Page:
Cheers Mark. Is a brilliant book - one remarkable thing is that you can’t always detect the impact of sleep deprivation. Completely changed my view and wish I’d read it in my twenties or thirties.
I will second that is a fantastic book. It is the book that immediately influenced my behaviour the most post read. I have friends who have expressed similar sentiments too.
I also thought about restricting my alcohol consumption to weekend lunchtimes but often found my resolve wavering in the evening. I just try to accept the risk. Interestingly he also said avoid exercise before sleep. I don’t remember how long exactly he said to leave, but I do occasionally exercise on an evening. Again, risk accepted.
Nice to hear someone else was similarly impressed. The book merits a better title. My recollection is that exercise in the evening isn’t a problem - so long as it’s not right before sleeping. Though I find it can mean I eat a bit too late. Either way, I don’t think the impact on sleep is as negative.
All credit to the OP for baring his soul in that way. In my experience of addiction(in others), honesty is the very first requirement without which no recovery can be successfully attempted.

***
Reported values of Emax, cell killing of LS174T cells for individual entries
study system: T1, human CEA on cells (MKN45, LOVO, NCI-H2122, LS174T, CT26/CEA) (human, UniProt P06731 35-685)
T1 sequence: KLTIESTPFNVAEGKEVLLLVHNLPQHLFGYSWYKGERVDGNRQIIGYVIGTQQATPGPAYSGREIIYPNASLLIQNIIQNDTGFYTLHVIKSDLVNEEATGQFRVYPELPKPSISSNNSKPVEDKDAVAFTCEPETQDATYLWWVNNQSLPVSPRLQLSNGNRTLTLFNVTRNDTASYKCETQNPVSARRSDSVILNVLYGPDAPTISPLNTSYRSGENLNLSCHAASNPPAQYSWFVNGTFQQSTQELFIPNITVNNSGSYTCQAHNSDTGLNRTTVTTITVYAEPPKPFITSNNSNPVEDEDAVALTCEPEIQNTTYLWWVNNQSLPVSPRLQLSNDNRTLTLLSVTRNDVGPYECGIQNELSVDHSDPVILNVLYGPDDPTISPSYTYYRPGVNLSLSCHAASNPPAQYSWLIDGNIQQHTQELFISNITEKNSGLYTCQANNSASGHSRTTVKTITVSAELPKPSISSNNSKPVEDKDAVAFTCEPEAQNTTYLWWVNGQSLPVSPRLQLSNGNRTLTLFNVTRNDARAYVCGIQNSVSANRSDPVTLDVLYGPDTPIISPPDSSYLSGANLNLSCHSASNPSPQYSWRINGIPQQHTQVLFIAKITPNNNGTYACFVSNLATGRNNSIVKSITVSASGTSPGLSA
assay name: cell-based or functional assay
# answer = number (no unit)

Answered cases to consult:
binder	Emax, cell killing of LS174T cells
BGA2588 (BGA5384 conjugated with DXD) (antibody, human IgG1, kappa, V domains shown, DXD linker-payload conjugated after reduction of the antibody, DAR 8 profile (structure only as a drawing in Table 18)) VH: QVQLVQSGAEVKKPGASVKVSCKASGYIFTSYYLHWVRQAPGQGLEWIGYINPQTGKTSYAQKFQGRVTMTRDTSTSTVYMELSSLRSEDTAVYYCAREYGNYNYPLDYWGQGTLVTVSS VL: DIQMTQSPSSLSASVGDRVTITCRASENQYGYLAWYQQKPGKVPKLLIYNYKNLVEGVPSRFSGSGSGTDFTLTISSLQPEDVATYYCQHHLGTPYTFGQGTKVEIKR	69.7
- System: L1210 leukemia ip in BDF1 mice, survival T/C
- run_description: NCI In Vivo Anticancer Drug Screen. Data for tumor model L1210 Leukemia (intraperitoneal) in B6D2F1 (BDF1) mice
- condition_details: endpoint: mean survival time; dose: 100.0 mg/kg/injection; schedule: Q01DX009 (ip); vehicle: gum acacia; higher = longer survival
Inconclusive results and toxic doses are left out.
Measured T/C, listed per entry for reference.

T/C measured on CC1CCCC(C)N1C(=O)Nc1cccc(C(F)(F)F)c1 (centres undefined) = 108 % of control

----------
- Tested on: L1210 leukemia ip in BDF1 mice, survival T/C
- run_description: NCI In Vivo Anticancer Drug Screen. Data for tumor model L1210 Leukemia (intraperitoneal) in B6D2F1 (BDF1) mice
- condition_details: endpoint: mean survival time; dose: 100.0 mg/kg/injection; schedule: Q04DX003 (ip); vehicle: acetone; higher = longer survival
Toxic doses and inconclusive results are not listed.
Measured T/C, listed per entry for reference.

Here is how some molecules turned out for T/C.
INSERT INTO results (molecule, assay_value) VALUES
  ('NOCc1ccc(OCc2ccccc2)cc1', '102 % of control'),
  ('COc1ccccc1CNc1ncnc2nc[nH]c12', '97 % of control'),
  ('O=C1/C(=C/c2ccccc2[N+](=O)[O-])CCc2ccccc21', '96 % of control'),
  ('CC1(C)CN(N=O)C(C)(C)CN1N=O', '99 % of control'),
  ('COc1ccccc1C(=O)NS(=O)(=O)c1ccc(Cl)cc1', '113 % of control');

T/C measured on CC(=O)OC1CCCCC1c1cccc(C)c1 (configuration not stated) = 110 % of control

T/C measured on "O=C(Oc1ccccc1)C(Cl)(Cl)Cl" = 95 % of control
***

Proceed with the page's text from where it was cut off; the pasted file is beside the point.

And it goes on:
One thing which struck me was that the first half bottle was drunk prior to decanting. Others have mentioned the “quality rather than quantity” mantra which is very apt and which I support, but we should surely not forget that with red wine, even an everyday wine (especially those, and any young wine) will benefit from decanting even if that is not required for the purpose of separating out the sediment.
My view, which not all may share, is that part of the interest of wine is to experience its development, so I am happy to decant a bottle then drink it over a few days. It can be rebottled and vacuvinned when it gets to the point where it may suffer with further exposure to the air.
This is really all in support of the quality rather than quantity approach.
Many thanks for everyone who has contributed to this. The support of this community is important to me and more importantly, it has become clear that many others employ similar techniques to me to mange their mental well-being. We are clearly a self aware and quite considered and thoughtful group and it has been really helpful and interesting to read others’ contributions.